• Layer Conductance: Combines the neuron activation with the partial derivatives of both the neuron with respect to the input and the output with respect to the neuron to give us a more complete picture of the importance of the neuron.
• Internal Influence: Approximates the integral of gradients with respect to a particular layer along the path from a baseline input to give input
• Layer Activation: Layer Activation is a simple approach for computing layer attribution, returning the activation of each neuron in the identified layer.
• Layer Gradient X Activation: Like Input X Gradient but for hidden layers.
• GradCAM: Computes the gradients of the target output with respect to the given layer, averages for each output channel (dimension 2 of output), and multiplies the average gradient for each channel by the layer activations. Most often used for convolutional neural networks

Neuron attribution methods help you to understand what a particular neuron is doing. They are great when combined with Layer Attribution methods because you can first inspect all the neurons in a layer and if you don't understand what a particular neuron is doing you can use a neuron attribution technique.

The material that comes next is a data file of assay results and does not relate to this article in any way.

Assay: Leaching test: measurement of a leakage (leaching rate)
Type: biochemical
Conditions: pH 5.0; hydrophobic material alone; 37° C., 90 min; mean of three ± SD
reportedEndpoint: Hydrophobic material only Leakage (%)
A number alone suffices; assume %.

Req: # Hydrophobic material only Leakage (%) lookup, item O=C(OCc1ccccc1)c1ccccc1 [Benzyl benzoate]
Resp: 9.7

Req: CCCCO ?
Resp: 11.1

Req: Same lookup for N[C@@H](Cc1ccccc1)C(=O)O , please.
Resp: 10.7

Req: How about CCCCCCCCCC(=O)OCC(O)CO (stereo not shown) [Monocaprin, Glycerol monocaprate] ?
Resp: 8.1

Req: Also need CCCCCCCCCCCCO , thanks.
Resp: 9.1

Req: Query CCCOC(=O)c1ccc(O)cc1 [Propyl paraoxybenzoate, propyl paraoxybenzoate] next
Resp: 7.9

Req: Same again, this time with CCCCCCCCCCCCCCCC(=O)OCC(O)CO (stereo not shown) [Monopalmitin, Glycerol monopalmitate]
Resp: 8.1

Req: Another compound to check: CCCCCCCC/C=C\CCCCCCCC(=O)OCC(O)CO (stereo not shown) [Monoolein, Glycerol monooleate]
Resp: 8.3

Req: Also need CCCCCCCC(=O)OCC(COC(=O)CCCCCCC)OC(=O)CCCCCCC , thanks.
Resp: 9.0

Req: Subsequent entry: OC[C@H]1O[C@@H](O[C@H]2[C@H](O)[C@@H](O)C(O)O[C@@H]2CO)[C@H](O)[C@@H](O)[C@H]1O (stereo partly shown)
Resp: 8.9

## Captum Example

Using Captum is quite straight forward. You only need a PyTorch model and an example input.

Captum can be installed with the following command:

pip install captum

For demonstration purposes, I will use Captum to analyze the predictions of a pre-trained Resnet 18 model.

import torch
import torch.nn.functional as F

from PIL import Image

import os
import json
import numpy as np
from matplotlib.colors import LinearSegmentedColormap

import torchvision
from torchvision import models
from torchvision import transforms

from captum.attr import Saliency
from captum.attr import NoiseTunnel
from captum.attr import visualization as viz

torch.manual_seed(0)
np.random.seed(0)

model = models.resnet18(pretrained=True)
model = model.eval()

transform = transforms.Compose([
transforms.Resize(256),
transforms.CenterCrop(224),
transforms.ToTensor()
])

transform_normalize = transforms.Normalize(
mean=[0.485, 0.456, 0.406],
std=[0.229, 0.224, 0.225]
)

wget -P <path> https://s3.amazonaws.com/deep-learning-models/image-models/imagenet_class_index.json
labels_path = '<path>/imagenet_class_index.json'
with open(labels_path) as json_data:
idx_to_labels = json.load(json_data)

Now that we have the model ready we can download the image we want to use for the analysis.